In November 2011, the plan for adoption was approved by the Panel. On 24th January 2012, Ward LJ refused the Paternal Grandmother permission to appeal following an oral hearing. The focus seems to have been the refusal of further assessments rather than the substantive decision. He again stressed that delay was an important element in the case.
 The matter came back before HHJ Atkins shortly thereafter. His judgment is dated 17th February 2012. He incorporated his previous judgment into this judgment but this judgment is itself not short, comprising some eleven pages. It is clear, however, that he concentrated on the matters that were substantively in issue before him, namely whether or not N could live with the Father and Paternal Grandmother or whether she should be adopted. It remained the case of the Father and Paternal Grandmother that N should live with them, even though they had been ruled out in the previous judgment. It is not until Paragraph 168 of Mr Macdonald's Written Submission on their behalf that a special guardianship order is mentioned. HHJ Atkins made a final care order and a placement order. Parental consent was dispensed with. The Local Authority was authorised to place for adoption, although I make it quite clear that this was to be with the existing foster carers. These carers were fully committed to direct parental contact after adoption. The judge therefore declined to make a contact order. In his judgment, he found that the benefits of adoption outweighed the disadvantages and that it was clearly in N's best interests, given the importance of her medical condition and her welfare throughout her life.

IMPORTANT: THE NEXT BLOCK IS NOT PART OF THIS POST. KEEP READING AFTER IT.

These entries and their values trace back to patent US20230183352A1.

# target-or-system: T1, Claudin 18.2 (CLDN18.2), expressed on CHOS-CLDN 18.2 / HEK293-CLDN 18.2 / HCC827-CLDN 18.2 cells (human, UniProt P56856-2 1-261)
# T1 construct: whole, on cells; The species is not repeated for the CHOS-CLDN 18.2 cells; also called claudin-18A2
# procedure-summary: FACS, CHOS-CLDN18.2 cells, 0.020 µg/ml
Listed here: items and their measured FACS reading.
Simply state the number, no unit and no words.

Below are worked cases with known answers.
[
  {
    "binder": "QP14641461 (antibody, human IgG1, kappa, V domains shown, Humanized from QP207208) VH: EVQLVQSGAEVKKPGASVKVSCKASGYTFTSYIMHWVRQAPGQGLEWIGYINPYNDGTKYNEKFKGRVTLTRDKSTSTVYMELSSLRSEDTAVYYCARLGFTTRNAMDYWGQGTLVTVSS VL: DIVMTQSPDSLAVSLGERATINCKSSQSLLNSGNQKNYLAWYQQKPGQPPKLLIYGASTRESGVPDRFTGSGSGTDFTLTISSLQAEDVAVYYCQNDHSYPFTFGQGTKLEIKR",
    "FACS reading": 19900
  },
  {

On 3rd May 2012, Black LJ refused the Father and the Paternal Grandmother permission to appeal on paper. The application was renewed orally by leading counsel before McFarlane LJ on 24th July 2012. For the first time, the issue of special guardianship featured substantively. McFarlane LJ gave permission to appeal on the basis that he was concerned that the distinction between special guardianship and adoption should have been uppermost in the mind of the court.
 The full appeal came on before Thorpe and Rimer LJJ and Baron J on 20th November 2012. The appeal was dismissed. Thorpe LJ gave an extempore judgment. He said that there was no dispute that the foster carers would be N's long term carers. He then concentrated on the fact that special guardianship had not been actively argued before HHJ Atkins. He concluded that, as a result, it could not be said that the judge was wrong not to deal with it. The other two judges agreed. They refused leave to appeal to the Supreme Court.